|Mass of Monarchs- Wikimed|
Their population is being hit by a double whammy. First, the use of engineered crops of herbicide tolerant (HT) corn and soybeans is spreading each year. These allow farmers to plant the corn closer together and spray glyphosate (Roundup, etc) over the crops to eliminate competing weeds. Unfortunately, the milkweed necessary for monarchs to reproduce falls in that category. You can imagine the corn fields as far as the eye can see with nary a milkweed in sight.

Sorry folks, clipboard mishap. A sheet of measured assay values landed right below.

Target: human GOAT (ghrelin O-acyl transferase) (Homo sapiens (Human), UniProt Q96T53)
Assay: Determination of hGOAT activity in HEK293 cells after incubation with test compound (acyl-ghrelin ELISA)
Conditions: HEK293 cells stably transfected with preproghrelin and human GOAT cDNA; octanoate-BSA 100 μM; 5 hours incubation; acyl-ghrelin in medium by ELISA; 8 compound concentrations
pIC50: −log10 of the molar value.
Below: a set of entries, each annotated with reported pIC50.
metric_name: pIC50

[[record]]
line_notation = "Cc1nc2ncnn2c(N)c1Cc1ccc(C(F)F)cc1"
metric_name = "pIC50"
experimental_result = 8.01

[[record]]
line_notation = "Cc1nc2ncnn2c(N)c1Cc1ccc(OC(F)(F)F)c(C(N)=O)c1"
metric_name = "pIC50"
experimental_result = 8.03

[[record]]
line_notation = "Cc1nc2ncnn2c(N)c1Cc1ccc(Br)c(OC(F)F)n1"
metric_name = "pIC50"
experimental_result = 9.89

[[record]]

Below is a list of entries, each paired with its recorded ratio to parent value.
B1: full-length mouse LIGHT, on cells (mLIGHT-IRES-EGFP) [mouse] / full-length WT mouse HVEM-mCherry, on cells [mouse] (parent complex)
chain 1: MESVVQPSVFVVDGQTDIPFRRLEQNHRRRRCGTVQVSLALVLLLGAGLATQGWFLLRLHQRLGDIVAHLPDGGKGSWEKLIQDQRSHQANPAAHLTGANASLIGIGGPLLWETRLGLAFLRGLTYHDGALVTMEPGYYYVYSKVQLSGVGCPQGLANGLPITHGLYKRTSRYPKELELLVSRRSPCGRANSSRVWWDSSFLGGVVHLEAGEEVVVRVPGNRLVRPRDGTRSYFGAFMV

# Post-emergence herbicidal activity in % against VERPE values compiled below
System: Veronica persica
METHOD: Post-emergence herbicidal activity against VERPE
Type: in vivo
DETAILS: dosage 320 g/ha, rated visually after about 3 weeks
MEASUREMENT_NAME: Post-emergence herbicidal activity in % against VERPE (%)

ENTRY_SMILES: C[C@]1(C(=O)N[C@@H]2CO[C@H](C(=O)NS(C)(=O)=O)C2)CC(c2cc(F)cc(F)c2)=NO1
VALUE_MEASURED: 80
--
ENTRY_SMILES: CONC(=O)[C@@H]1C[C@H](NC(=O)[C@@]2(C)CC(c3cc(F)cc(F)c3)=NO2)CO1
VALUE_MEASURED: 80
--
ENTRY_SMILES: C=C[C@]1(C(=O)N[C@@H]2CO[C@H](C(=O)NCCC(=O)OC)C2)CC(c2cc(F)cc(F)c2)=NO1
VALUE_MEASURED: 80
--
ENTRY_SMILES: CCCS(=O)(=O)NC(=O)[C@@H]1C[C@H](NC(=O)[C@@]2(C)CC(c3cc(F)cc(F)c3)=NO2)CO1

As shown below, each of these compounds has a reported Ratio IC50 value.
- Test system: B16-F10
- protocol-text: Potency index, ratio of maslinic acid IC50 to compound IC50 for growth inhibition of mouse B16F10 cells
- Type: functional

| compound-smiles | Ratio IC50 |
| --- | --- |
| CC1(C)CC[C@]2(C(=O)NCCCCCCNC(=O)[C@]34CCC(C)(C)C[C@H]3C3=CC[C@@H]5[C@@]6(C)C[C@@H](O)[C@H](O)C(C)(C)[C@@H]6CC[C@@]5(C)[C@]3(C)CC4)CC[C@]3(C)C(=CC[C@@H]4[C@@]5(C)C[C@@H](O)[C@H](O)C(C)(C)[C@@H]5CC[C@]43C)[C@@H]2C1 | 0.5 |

Second, the decreased monarchs that will be migrating will face some of the worst conditions in years. Due to the drought in Kansas, Oklahoma, Texas and Mexico, they will be navigating over 1000 miles of parched fields with no remaining nectaring plants. Even our local fields have lost most of their blooms.
Monarch Watch collects its data by volunteers who tag monarchs across the US. Lisa Bakerlink will be demonstrating monarch tagging at the Butterfly House at Nathanael Greene/Close Memorial Gardens this Saturday at 2:00 PM. She tells me she has lots of butterflies to tag. The public is encouraged to visit and participate in a little bit of natural science. Click on this site for more details.
More on the plight of Monarchs is available at the Monarch Watch Blog.